Sarah J. Maas fans, if you’re not in this position already, you probably soon will be. You finished A Court of Wings and Ruin. All 70 million billion Bible-thin pages of it. And it was utterly fabulous, and now the whole world looks dull by comparison.
What to read next? I just had a friend message me in dire need of SJM-equivalent recs, and I figured she can’t be the only one in this position. So if you’re looking for something that stands a chance of holding up to the glory of ACOWAR, I think the following titles just might do it for you.
(spoiler-free series sum-up at the link)
Bardugo’s work is by far the closest to SJM that I’ve encountered in terms of overall quality, emotional tone and general vibe. I think Six of Crows is stronger than the Grisha trilogy, and since it’s not necessary to have read the Grisha trilogy prior to Six of Crows, I’d recommend that as the better SJM hangover cure. Heists, magic, romance, danger and a whole lot of snappy dialogue make these solid choices. The characters and world are also a lot more diverse, which has been a criticism of Maas’ work. If you decide to go straight to Six of Crows and enjoy it, then definitely check out the Grisha trilogy as well, starting with Smoke and Bone.
(spoiler-free full reviews at the links)
Like Feyre and Rhysand in A Court of Mist and Fury, these both involve a young magic-touched girl thrown into a mismatched partnership with a grumpy immortal who has very specific ideas about how the world should work. Needless to say, neither girl fits into the mold, eliciting occasionally humorous, occasionally dramatic tension as the leading ladies try to get a handle on their abilities. Uprooted takes place in a purely high fantasy world while The Bear and the Nightingale is in Russia, but they both also incorporate the same type of court intrigue that SJM fans can’t get enough of.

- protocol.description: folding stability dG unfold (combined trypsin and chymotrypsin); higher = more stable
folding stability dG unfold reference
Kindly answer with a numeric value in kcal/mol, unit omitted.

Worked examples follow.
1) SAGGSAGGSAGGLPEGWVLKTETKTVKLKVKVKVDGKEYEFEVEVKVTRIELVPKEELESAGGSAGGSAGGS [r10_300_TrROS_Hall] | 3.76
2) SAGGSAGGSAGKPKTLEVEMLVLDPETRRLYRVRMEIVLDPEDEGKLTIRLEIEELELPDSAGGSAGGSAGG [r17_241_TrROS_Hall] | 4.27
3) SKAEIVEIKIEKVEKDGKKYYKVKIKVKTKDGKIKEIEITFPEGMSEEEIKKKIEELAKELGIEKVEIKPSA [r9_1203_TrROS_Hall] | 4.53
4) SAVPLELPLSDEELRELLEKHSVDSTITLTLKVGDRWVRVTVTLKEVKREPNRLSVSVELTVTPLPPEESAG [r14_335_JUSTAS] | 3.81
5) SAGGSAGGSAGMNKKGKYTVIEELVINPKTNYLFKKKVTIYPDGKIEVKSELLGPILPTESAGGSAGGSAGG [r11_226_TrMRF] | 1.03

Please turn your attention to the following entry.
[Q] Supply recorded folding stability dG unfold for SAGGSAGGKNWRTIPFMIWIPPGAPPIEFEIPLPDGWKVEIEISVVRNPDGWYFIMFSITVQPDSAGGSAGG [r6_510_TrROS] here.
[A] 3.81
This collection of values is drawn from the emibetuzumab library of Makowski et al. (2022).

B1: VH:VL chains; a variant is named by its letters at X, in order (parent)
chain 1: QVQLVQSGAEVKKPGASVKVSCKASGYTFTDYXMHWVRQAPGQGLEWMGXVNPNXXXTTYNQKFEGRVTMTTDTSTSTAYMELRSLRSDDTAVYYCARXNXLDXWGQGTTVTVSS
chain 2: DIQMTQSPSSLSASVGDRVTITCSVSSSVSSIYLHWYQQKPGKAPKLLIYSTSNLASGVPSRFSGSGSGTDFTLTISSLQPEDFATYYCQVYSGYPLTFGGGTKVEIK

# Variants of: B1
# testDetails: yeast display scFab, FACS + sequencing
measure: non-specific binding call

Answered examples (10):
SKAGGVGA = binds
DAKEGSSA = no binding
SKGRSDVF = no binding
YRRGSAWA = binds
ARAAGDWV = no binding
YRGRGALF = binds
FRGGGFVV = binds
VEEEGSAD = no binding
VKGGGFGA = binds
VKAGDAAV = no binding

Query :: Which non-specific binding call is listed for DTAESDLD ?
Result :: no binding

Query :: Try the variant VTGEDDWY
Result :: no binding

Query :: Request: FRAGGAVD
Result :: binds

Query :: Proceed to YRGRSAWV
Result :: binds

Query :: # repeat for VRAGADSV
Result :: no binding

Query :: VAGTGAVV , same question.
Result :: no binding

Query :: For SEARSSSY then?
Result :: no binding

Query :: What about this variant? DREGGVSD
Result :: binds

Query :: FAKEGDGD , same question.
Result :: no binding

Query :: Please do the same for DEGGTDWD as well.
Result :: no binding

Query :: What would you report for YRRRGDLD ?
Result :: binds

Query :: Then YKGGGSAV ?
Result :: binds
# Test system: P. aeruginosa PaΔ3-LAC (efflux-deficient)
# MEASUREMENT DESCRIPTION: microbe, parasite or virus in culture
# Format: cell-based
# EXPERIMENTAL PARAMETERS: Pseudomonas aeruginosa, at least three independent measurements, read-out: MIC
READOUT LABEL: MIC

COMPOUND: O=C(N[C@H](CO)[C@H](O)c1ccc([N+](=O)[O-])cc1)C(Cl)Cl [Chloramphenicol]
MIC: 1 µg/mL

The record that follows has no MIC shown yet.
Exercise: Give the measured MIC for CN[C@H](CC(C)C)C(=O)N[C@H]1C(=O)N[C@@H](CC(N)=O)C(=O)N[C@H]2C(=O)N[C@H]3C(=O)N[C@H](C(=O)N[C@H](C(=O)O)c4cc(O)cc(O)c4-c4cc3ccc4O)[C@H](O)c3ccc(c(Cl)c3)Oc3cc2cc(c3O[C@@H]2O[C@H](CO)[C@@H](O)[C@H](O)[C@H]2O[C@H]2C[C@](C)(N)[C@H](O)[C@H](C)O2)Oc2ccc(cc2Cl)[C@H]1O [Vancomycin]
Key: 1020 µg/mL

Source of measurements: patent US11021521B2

This one actually doesn’t come out until Tuesday (May 16), but that’s close enough to include. It’s technically a Mulan retelling, but Ahdieh has added so many elements to flesh out the feudal Japan setting that the book exceeds this comparison rather than being dragged down by it. Far more than being a simple retelling, Flame in the Mist captures the spirit of Mulan, but with all the in-depth characters, layered plots and complicated motivations of a satisfying novel. Don’t expect the plot to replicate Mulan, because it doesn’t, which I found to be a good thing.
This series does not get enough talk, but it totally deserves it. Elisa is a young, unromantically married queen who is by no means perfect, but is ready to take on the challenge of ruling a foreign kingdom. She’s not glamorous or stick-skinny, but she knows her sharp mind is her greatest weapon and wields it to great effect. The trilogy’s overarching question is whether Elisa’s accomplishments are a result of her own hard work or because of her predetermined fate as a godstone carrier. Like the ACOTAR world, this trilogy features a wild variety of settings with several distinctive cultures, a heroine who struggles to understand the scope and meaning of her power, and a strong supporting cast with some swoony men and resourceful women.
These are by far the most mature books on this list; I’d recommend them for an adult who enjoys YA rather than an actual teen. They exchange ACOWAR’S glamour for grit, but lie in a similar fantasy vein with a flawed, broken heroine, a strong supporting cast, and centuries of secrets to uncover throughout the trilogy. It’s starts with a typical “17-yr old queen takes the throne and doesn’t know what the crap she’s doing” story, but evolves into much more. Not only does Queen Kelsea tangle with her inner demons of body image and intense loneliness, but her kingdom is poisoned by slavery, rape, greed, violent homosexuality, church abuses and drug use. While book 1 is pretty much a straight fantasy story, books 2 and 3 evolve with touches of post-apocalyptic and utopian storylines that connect Kelsea’s Tearling realm to a not-so-distant future America. I’d strongly recommend reading them back-to-back, since author Erika Johansen doesn’t do extraneous detail – small clues and promises are often called back into play later on, and you’ll be googling a synopsis to connect all the dots.